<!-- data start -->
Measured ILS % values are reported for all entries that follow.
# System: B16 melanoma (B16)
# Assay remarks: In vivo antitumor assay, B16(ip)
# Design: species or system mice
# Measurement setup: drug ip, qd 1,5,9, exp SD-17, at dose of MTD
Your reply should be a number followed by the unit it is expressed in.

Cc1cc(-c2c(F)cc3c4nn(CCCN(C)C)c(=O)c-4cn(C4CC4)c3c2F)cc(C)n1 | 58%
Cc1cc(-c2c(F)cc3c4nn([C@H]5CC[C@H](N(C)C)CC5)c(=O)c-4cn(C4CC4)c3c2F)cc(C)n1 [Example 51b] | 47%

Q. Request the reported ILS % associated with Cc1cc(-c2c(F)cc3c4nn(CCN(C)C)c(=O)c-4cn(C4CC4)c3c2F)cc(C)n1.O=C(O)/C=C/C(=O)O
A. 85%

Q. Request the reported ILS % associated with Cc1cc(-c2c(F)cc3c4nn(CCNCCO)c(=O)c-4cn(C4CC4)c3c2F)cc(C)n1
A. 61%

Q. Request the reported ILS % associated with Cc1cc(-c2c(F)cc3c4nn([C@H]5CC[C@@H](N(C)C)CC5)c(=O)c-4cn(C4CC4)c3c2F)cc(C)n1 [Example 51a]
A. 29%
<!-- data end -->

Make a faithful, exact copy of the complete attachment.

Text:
Measured ILS % values are reported for all entries that follow.
# System: B16 melanoma (B16)
# Assay remarks: In vivo antitumor assay, B16(ip)
# Design: species or system mice
# Measurement setup: drug ip, qd 1,5,9, exp SD-17, at dose of MTD
Your reply should be a number followed by the unit it is expressed in.

Cc1cc(-c2c(F)cc3c4nn(CCCN(C)C)c(=O)c-4cn(C4CC4)c3c2F)cc(C)n1 | 58%
Cc1cc(-c2c(F)cc3c4nn([C@H]5CC[C@H](N(C)C)CC5)c(=O)c-4cn(C4CC4)c3c2F)cc(C)n1 [Example 51b] | 47%

Q. Request the reported ILS % associated with Cc1cc(-c2c(F)cc3c4nn(CCN(C)C)c(=O)c-4cn(C4CC4)c3c2F)cc(C)n1.O=C(O)/C=C/C(=O)O
A. 85%

Q. Request the reported ILS % associated with Cc1cc(-c2c(F)cc3c4nn(CCNCCO)c(=O)c-4cn(C4CC4)c3c2F)cc(C)n1
A. 61%

Q. Request the reported ILS % associated with Cc1cc(-c2c(F)cc3c4nn([C@H]5CC[C@@H](N(C)C)CC5)c(=O)c-4cn(C4CC4)c3c2F)cc(C)n1 [Example 51a]
A. 29%